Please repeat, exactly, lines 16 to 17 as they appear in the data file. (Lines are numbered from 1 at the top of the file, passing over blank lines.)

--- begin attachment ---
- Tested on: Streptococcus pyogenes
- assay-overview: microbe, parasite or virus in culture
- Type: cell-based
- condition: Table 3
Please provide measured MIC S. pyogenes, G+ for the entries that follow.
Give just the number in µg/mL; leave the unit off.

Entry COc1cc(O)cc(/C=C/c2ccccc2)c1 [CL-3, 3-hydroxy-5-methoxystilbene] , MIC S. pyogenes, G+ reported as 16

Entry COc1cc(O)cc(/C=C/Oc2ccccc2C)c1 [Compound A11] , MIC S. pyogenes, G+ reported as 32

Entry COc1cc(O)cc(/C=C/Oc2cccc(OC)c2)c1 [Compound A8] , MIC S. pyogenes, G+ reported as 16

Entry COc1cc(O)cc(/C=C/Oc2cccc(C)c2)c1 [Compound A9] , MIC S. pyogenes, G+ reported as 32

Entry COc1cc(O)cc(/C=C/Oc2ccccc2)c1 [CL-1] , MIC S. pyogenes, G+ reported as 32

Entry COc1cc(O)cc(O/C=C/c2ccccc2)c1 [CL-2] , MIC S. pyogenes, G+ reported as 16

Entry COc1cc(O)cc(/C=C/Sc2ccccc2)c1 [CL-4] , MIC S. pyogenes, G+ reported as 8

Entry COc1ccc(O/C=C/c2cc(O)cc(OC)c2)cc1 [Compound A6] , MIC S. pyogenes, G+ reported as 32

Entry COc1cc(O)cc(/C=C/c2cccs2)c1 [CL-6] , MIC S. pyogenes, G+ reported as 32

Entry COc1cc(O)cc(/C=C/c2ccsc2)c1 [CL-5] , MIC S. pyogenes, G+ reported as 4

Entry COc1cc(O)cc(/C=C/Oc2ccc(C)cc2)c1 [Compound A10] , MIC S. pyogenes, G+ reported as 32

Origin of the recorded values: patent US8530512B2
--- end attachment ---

Entry COc1cc(O)cc(/C=C/c2ccsc2)c1 [CL-5] , MIC S. pyogenes, G+ reported as 4

Entry COc1cc(O)cc(/C=C/Oc2ccc(C)cc2)c1 [Compound A10] , MIC S. pyogenes, G+ reported as 32